In contrast to what might be expected, however, the inclusion of the real names of the family of the author, of this photograph and of the letter (which may well be a reproduction of an existing letter possessed by the author) is no proof of the autobiographical status of the novel. The informant declares, for example, that Elias Seman and Susana Bodner are not genuine names but noms de guerre, fictional nicknames adopted by the
Fig. 8.1 Photograph reproduced in Ernesto Seman’s Soy un bravo piloto de la nueva China, 2011
militants to hid their real identities, Luis Abadala and Rosa. Moreover, both the photograph and the letter do not produce an “effect of reality” but what Seman calls “an effect of fiction”: “those true facts inserted in the novel made the fictionalization of the story even stronger.”19 In addition, although the photograph of the author’s parents included in the novel is perhaps the most direct contact with the past, especially if we remember Barthes’ famous statement that the photo image is an umbilical cord between the past and present, a seemingly transparent window to history, photos are, strictly speaking, mediations and artifices. In his autobiography (an autofiction published in 1975, two years before Serge Doubrovsky published Fils), even Barthes recognizes the fictional nature of family photographs. Roland Barthes by Roland Barthes begins with an epigraph that warns us, “Everything that is written here should be considered as having been said by a character in a novel.”20 Barthes then reinforces this idea when he names a family portrait photo similar to the one reproduced in Seman’s book, “Family Novel.” This title seems, in turn, to support Seman’s statement that families are fictions:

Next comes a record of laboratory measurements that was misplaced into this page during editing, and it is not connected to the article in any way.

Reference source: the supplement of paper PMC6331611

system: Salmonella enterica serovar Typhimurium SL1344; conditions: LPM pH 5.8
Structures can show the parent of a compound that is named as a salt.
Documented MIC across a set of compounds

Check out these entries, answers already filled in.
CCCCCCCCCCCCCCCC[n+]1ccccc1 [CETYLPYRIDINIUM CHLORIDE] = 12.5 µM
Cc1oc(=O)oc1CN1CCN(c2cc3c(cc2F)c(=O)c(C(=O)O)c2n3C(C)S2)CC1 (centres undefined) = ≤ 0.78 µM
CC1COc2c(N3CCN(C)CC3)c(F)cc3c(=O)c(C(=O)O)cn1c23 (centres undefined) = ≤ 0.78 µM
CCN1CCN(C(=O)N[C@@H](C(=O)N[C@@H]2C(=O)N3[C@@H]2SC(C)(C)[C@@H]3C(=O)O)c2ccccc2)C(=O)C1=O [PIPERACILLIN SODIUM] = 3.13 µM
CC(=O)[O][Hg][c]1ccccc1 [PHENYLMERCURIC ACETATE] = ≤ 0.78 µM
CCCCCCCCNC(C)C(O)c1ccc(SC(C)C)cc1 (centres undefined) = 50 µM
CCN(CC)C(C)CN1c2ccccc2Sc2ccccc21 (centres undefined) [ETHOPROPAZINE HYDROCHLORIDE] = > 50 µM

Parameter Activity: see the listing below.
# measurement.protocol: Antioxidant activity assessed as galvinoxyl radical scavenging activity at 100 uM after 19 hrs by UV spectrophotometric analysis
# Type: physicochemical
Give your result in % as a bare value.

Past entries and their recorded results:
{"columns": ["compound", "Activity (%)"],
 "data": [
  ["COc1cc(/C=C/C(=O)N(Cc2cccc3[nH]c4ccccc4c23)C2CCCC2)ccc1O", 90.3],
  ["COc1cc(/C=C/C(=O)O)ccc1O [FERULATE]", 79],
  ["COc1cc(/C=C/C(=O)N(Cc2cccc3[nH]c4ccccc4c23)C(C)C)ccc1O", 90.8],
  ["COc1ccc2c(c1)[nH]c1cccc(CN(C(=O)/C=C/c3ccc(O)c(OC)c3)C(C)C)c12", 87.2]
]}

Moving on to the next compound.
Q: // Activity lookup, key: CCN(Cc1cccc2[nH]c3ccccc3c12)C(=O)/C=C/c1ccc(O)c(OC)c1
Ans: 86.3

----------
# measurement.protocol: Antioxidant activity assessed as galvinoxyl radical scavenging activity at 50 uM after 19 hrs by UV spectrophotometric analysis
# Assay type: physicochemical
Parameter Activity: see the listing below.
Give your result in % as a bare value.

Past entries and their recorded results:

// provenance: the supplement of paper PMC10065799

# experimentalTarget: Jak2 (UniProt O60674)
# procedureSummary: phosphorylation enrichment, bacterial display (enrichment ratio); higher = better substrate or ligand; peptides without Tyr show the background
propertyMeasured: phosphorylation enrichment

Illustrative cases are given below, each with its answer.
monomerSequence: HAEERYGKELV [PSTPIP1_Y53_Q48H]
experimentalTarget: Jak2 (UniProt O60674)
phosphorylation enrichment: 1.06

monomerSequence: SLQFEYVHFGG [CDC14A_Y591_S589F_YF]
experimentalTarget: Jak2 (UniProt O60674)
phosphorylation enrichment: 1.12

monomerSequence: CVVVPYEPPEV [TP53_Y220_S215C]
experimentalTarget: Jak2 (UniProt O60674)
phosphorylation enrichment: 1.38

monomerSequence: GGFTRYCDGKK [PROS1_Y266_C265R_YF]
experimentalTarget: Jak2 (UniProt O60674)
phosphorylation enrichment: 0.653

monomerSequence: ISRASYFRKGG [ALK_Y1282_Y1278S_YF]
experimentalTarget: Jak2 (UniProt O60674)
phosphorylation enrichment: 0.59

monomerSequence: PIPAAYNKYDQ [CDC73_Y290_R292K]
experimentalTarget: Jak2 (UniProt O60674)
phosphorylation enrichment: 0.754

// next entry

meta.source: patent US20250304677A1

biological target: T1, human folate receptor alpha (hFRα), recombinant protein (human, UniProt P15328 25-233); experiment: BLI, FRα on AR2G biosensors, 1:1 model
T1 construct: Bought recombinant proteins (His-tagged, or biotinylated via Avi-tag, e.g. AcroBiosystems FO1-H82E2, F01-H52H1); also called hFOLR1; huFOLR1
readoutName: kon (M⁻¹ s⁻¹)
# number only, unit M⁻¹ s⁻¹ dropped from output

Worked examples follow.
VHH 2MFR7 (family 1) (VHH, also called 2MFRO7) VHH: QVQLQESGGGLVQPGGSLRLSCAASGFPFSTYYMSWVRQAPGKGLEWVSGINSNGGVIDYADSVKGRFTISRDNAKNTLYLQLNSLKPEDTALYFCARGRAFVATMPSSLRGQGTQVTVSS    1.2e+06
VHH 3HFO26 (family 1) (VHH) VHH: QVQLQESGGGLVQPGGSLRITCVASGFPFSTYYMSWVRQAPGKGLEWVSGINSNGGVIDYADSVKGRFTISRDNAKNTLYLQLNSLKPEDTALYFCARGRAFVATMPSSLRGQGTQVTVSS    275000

Families are narrations of a series of stories. The most important thing in these stories is the fictions that keep families together, traumatically or happily together. Sometimes those fictions are even more important than what happened to those families in real life.21